PipeChat Digest #3560 - Friday, March 21, 2003 Another Amazing Night at St. Ignatius, NY 3/19/03 by "Malcolm Wechsler" <email@example.com> What's in a Name by "First Christian Church of Casey, IL" <firstname.lastname@example.org> Needs instructions to build pipe organs by "Dennis Faber" <email@example.com> Re: What's in a Name by "Ray Ahrens" <Ray_Ahrens@msn.com> Re: What's in a name these days? by "Colin Mitchell" <firstname.lastname@example.org> Re: PipeChat Digest #3559 - 03/20/03 by "John Foss" <email@example.com> Re: Needs instructions to build pipe organs by <firstname.lastname@example.org> A Bedient replaced, and Anglican organs by <email@example.com> Re: What's in a name these days? by <firstname.lastname@example.org> Re: Settings of Vruechten (X-Post) by "Tom Jones" <email@example.com> Re: Needs instructions to build pipe organs by "Vern Jones" <firstname.lastname@example.org>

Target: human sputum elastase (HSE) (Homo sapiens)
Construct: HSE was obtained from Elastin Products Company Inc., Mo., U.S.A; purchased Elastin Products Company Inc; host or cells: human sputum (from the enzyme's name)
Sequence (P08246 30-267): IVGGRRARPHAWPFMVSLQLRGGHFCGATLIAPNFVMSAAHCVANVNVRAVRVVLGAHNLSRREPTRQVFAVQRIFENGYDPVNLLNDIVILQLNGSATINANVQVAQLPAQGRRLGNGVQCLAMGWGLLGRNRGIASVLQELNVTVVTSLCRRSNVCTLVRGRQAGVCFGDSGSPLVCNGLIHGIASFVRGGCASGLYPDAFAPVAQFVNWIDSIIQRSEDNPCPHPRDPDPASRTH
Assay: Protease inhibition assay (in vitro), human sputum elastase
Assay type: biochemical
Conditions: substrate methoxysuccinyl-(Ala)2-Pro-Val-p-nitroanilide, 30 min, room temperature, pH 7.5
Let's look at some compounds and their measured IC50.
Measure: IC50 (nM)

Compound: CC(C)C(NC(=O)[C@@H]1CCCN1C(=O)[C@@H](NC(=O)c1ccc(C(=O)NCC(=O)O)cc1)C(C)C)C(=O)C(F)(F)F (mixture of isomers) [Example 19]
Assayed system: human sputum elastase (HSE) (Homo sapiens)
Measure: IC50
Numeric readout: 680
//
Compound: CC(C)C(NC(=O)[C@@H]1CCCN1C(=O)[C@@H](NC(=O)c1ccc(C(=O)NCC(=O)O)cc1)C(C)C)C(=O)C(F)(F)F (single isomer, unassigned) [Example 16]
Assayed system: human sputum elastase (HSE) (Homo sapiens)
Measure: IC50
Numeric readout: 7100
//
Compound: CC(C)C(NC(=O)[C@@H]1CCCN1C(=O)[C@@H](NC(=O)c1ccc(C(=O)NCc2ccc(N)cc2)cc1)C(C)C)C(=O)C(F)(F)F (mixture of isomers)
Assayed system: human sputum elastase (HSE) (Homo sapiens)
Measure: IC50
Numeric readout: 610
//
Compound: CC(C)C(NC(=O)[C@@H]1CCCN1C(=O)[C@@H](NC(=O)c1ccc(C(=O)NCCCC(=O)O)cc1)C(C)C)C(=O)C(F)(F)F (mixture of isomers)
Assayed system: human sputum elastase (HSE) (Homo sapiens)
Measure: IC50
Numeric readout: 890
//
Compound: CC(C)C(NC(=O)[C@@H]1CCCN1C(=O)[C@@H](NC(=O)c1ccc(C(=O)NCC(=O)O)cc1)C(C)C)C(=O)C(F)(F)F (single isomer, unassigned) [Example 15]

(back) Subject: Another Amazing Night at St. Ignatius, NY 3/19/03 From: "Malcolm Wechsler" <email@example.com> Date: Fri, 21 Mar 2003 00:41:28 -0500 Dear Lists and Friends, I have often left St. Ignatius Loyola on a post-concert high, or sometimes in a deeply contemplative mood (remembering particularly a St. Matthew Passion a few years ago), or in any number of possible moods in between those extremes. Goodness knows, I have never felt let down, not even remotely so. My second visit to this church in a few days, just last = night, left me looking for new vocabulary, and it's the blessed Carlo to the rescue. I was "gobsmacked!" Now I know what he means! March 19th, 2003 - Dramatis Personae: Olivier Latry, Organist; Kent = Tritle, conductor; with Andrew Henderson, Organist; Aaron Smith, Conductor; = Gregory Purnhagen, Baritone; Steven W. Ryan, Piano; and Francoise Pellie-Murail, Ondes Martinot. Church of St. Ignatius Loyola, 980 Park Avenue, New York. Mander Organ, 1993, 68 Stops, 91 Ranks, Four Manuals, Mechanical Action. The program began gently and excruciatingly beautifully, with the Durufle Messe Cum Jubilo, Opus 11. Aaron Smith conducting, Andrew Henderson = playing the sumptuous Organ accompaniment. Eight male singers, including soloist Gregory Purnhagen, a Baritone whose beautiful voice simply, and seemingly effortlessly, floats out of him and fills the vast building with luscious, lyrical sound. This all happened in the west gallery, close to the Organ, = of course, but we could watch the music being made via the very large projection TV system, and I must say that in this case particularly, being connected visually to the performance added something, a kind of look in = on a group fully in the grip of this glorious music, with a conductor whose gentle connection to the music and singers was an art form in itself. = Andrew Henderson worked his magic on what is in truth a very complex score, both = in getting the notes all played, and in registration, all of this in a way = that supports the singers, in volume, of course, but more to the point, in all the subtle rhythmic give and take of a Durufle performance. I would say = the A Team, Andrew and Aaron, really gave a very large audience a most moving beginning to a magnificent concert. And now for something completely different: Concerto pour Orgue et = Orchestre by Thierry Escaich (b. 1965), Titulaire since 1997 at St-Etienne-du-Mont, where the Durufles played for so many years. I think the first thing that has to be said about this enormous work is that it needs to find its way into the repertoire of any symphony that is lucky enough to have a hall = with a Pipe Organ. There also needs to be a conductor who is willing and able = to absorb all the incredible complexities of this score. Kent had a holiday = in the Virgin Islands a few weeks ago, and I suspect each dip in the ocean surrounded an awful lot of score study. But then, perhaps he had done all that already, and desperately needed that holiday! Either way, he was the complete master of this work and this stunning performance from large orchestral forces, with Olivier Latry a half-mile away in the gallery. I made a lot of notes on things that struck me from an organist's point of view during the performance, but first, let me quote a bit from Escaich's program notes: "Although one cannot really talk about 'themes' for this piece, there are easily definable 'characters' (albeit in constant transformation), divided up in the form of superimposed layers: a 'passacaglia' element in the low register of the horns recalling the Te = Deum hymn; an incantatory phrase most often in the Organ, taking its melodic contours from those of the Sanctus of the Mass for the Dead; finally, an insistent phrase with its series of repeated notes whose declension = recalls the theme of the De profundis." I shamefacedly admit to having missed both the Te Deum and the De profundis, melodies that I know well. When will my next chance to hear and absorb more of this work be? 1. Allegro moderato - The movement began with a sort of kachunk effect - a loud, short, chord on the Swell, repeated on the Great. After that, the orchestra took off on its own for a time, later with big chord punctuations from the Organ. Then the role of the organ began to build to an enormous climax. Then back down to a repeated note ostinato on the Violas, ending with one short big Organ chord, reminiscent of the beginning of the movement. 2. Adagio - This movement begins with the orchestra meandering as the Trombones grovel around and lo! Into that, the Great Mounted Cornet sounds out as a very telling solo voice. The section continues with other solo Organ voices sounding out over the orchestra. A huge exciting climax has various musical ideas batting back and forth from balcony (Organ) to = chancel (Orchestra). Then suddenly to a stunning, rather plaintive section, with some of the material aped by the Organ. Ultimately, the Organ ends it all with a shimmering high note standing alone - no orchestra. 3. Vivacissimo - This movement begins very rapidly but lyrically, and here it is clearest that the composer always writes in a clever way that = enables the Organ to always be clearly heard. It is not a question of keeping the orchestra down, but rather just writing to make sure there is space for = the Organ in the textures. The St. Ignatius Organ is not shy, proven once and for all through this great work. We heard big percussion basses and a long middle section with a brushed Cymbal ostinato. At the end, there is a long Organ solo section with kind of a babbling brook effect in one hand = against a solo line. Herewith the ending, and what an ending! Olivier came down = the two flights of stairs in record time, tearing down the long nave aisle, = and Thierry was brought up to the stage from his spot a few rows back. And = there followed: Pandemonium! Long lasting Pandemonium, with opportunities for = all to cheer mightily first the Organist, then the composer, and finally, = Kent, the conductor, who held it all together. When the orchestra was asked to stand, there was yet more Pandemonium. During intermission, there was a great, excited buzz amongst the audience members. One has to remember that we started this evening with the great serenity = of the Durufle Mass. That seems a long way and time ago, but it remains a distant but ever so happy memory. Once we all settled into our seats = again, we were about to embark on the makings of yet another memorable event. The evening began with 8 men singing. It ended with 16 amazing sopranos, = singing mostly in unison, with a wonderfully blended and cohesive sound, at times gentle, but also able to be powerful and thrilling. Almost other-wordly it was! The orchestra in place, Steven W. Ryan took his place at the Piano, = and Francoise Pellie-Murail took hers in front of the Ondes Martenot, and we heard: Olivier Messiaen - Trois Liturgies de la Presence Divine (1943-1944) 1. Antienne de la conversation interieure (Anthem of the Inward Conversation) The vocal part felt quite familiar to anyone knowing the Messiaen scales. I thought immediately of "O Sacrum Convivium." There is here a major part for the Piano. In the first performance, it was played = by Yvonne Loriod, who later became Messiaen's wife. As could be expected with Messiaen, there is lots of bird song in that Piano part. Google.com led me to a website that lists every single bird found here, including ones of which I have never heard! While the work is basically for unison choir, there are a few very short, amazing, and beautiful moments when the = singers break into parts. 2. Sequence du verbe, cantique divin (Sequence of the Word; Divine Hymn) This movement has within it a solo for the Ondes Martenot. 3. Psalmodie de l'ubiquite par amour (Psalmody of Ubiquity through Love) This movement has incredibly intricate and clangorous sections mixed with sections of great beauty and tenderness, with the Ondes Martenot having a great deal to do. This was my first hearing of this work. In fact, it was my first hearing = of all the works on tonight's program. I can't think I will ever hear better performances anywhere. The Messiaen was so supercharged, people were, if not literally, at least figuratively, at the edge of their seats, at full attention. I was mesmerized by it. The applause at the end was generous, loud, and long. Steven Ryan, the pianist was given a great and = well-deserve ovation, as was Ms. Pellie-Murail, who played the Ondes Martenot. As, in turn, the choir and orchestra were recognized, they were well rewarded = with thunderous noise, but the biggest decibels went to Kent Tritle, who triumphed again in this final work, but also, has triumphed in making this great church into a wonderful musical home for many of us. As I have said before, most of the finest musical listening experiences I have ever had have been in this building. Are you ready for Friday evening at 8? Thierry Escaich will play a solo Organ recital, ending, I am sure spectacularly, St. Ignatius Loyola's participation in the "Sounds French Festival." Cheers, Malcolm Wechsler www.mander-organs.com